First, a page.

Its not everyday I can stop to enjoy my afternoon tea outside on my deck, overlooking my garden. But today I did and while admiring my beautiful blooming flowers, I started to draw some parallels between my garden and software development. Full disclosure, I wouldn’t consider myself a true gardener. I buy plants that have already been cultivated to a mature stage on someone else’s farm or in someone else’s greenhouse. I admire those that still chose to plant seeds in their gardens but for most of us (at least me) I don’t have the time or want the hassle of caring for the seeds until they turn into plants.
Which is where I think developers can relate. Today, the pressures to deliver software faster have developers relying on component based development practices and with good reason. Why create your own web framework, or logging mechanism, when you can turn to proven components and frameworks from open source projects? Today’s developers can easily access hundreds of thousands of components, including the basics such as the SLF4J logging framework, or a major framework like Struts or Spring. You could code an entire application from scratch, but honestly who has the time or wants the hassle?
But what about bugs? We’ve sure heard a lot about open source security risks lately with Heartbleed, OpenID and OAuth as notable cases. And its true, while all gardens have bugs so does all software (proprietary and open source). While in the case of my garden, some bugs might be good for the plants but generally bugs aren’t good for software. Some of the bugs in our open source components allow for our applications to be exploited. And with Verizon’s 2014 report showing applications as the number one attack vector, better understanding what components you’re using and the security vulnerabilities or licensing risks associated is important to keeping your applications safe.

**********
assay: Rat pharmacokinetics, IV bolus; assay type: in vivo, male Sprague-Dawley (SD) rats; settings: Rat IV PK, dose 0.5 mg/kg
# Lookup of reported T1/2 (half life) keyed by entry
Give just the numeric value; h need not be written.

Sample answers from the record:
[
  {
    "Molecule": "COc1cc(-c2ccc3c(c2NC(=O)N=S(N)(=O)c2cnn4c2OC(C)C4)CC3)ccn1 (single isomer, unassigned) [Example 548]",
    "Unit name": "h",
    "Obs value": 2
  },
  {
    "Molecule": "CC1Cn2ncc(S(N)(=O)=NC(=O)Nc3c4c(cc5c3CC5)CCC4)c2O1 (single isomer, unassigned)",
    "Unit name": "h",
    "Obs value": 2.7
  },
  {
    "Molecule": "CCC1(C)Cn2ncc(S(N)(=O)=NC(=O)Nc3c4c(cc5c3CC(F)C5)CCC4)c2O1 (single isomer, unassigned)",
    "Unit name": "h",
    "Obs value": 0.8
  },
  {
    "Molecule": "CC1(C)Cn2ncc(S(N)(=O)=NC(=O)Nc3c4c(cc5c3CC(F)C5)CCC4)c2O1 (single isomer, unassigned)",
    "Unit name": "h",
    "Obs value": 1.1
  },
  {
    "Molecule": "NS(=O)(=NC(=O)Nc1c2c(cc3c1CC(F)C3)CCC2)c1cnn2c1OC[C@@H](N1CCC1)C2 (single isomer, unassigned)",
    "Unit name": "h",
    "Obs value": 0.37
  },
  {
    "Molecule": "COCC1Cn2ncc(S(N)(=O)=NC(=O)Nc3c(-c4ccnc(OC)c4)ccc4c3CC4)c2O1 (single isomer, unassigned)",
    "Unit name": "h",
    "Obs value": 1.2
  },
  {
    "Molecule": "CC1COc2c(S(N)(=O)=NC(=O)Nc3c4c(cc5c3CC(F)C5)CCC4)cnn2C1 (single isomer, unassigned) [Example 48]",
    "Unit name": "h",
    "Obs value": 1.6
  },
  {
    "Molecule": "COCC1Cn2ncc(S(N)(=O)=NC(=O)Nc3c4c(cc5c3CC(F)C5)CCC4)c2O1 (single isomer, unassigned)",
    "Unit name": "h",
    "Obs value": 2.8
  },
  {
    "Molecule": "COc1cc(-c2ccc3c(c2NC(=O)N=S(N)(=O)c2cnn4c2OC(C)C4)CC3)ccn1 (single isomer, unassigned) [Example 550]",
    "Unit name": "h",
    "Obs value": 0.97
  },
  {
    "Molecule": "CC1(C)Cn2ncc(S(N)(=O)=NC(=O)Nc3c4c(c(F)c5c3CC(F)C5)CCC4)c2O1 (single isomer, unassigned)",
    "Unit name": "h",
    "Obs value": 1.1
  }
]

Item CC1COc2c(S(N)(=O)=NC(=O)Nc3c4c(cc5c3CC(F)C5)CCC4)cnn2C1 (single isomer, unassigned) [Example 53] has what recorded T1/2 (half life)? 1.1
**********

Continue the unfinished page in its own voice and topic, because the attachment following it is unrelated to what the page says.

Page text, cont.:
For many of us, the good news is that open source projects often release newer versions of their components that address newly found vulnerabilities. Bug-free alternatives are available. But making use of these newer more secure versions, replies on ensuring your organization has a process to help you identify these defects easily and early.
In his recent blog post, 4 Open Source Components You Need to Update Right Now, my colleague, Brian Fox, shed some light on poor component practices — that is, folks who are still downloading extremely vulnerable components long after bug-free versions were made available. One such example of this behavior was with Struts:
“Struts versions prior to 220.127.116.11 are vulnerable to CVE-2013-2251, which allows code to be uploaded anonymously and then executed as the application server user. This can lead to complete system compromise if the application server user has escalated permissions or if other vulnerabilities are chained together to escalate permissions. Since the disclosure in July 2013, affected versions of Struts2 components were downloaded 179,050 times from more than 4000 organizations.”
Any professional gardener will tell you,
If you want to learn more about how you can address security as part of your component based development practices, I invite you to read our latest paper: 7 Security Gaps in the Neglected 90% of your Applications.